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Two Heirs Cannot Travel Together

Even if they're going to the same place, those in line for the throne cannot travel together via plane. No matter how close or distant they might be from the throne, everyone must oblige. This might seem odd to some, but the rule was created when air travel was a bit riskier than it is now.

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Princess Diana's sons do not travel together. Also, Prince William doesn't fly with Kate, George, and Charlotte unless the Queen allows it. Her Majesty has since relaxed the rule, although her permission is still required before her beloved family members can travel together.

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No Garlic In The Palace

Garlic cloves, garlic powder, and garlic seasoning of any kind are banned from Buckingham Palace. The Queen is an incredibly picky eater and does not like an excess of onions. She also avoids potatoes, pasta, and rare meat. However, she does enjoy strawberries and chocolate biscuit cake.

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Chef Carolyn Robb, who worked as a full-time private chef at Kensington Palace, explained to OK! Magazine why the Royal family doesn't eat garlic. According to Robb, garlic is avoided because the family has to talk at public engagements in close proximity to others. 

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Do Not Eat Until The Queen's First Bite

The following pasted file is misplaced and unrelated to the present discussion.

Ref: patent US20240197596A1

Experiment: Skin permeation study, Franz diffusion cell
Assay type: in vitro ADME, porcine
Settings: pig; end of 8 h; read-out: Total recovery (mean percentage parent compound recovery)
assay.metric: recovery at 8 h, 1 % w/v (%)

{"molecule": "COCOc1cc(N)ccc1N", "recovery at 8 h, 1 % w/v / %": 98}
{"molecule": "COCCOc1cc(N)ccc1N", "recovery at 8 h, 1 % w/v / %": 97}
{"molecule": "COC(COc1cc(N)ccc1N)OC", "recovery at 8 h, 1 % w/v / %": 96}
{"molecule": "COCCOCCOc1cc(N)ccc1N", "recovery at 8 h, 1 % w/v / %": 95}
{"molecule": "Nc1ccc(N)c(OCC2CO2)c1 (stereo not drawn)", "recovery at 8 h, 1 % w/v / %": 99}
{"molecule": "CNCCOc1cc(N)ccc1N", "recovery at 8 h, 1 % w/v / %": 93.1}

The number one rule when dining at Buckingham Palace is to follow the Queen's pace. No one can touch their food or even their cutlery until the Queen has taken her first bite. Eating at the Queen's rate is seen as a form of respect. Learning this practice along with others is a must before dining with Her Majesty.

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Other important rules pertain to plates and the restroom. Royals never put their silverware down unless they need to drink or excuse themselves from the table to use the bathroom. When they leave the table, they must cross their cutlery on their plate, so the staff knows they are still eating.

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Must Hold Teacups Properly

Teatime is popular at the Palace. But, one can only join if they know how to hold their teacup properly. According to etiquette expert Myke Meier, this is the correct way to sip Royal tea: "Pinch the top handle of the teacup with your thumb and index finger, while the middle finger rests at the bottom of the handle as support."

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In addition, Meier explained to People Magazine that the handle must remain at a 3:00 angle. This is practiced to ensure one can take a sip from the same spot each time. Also, this specific angle helps to avoid lipstick stains around the rim of the cup. 

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Wait Your Turn To Speak With The Queen

The lucky guests invited to dine with the Queen have to wait their turn to engage in conversation. During the first course of a meal, Her Majesty will talk to the person to her right. Naturally, during the second course, she will speak with the person to her left.

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The seating arrangement at the palace is never random. Place cards are always present. The Marshal officers of the Court refer to themselves as "mini-hosts" because they arrange the seating for the guests. This is all carried out according to specific criteria ranging from age, language, and interests.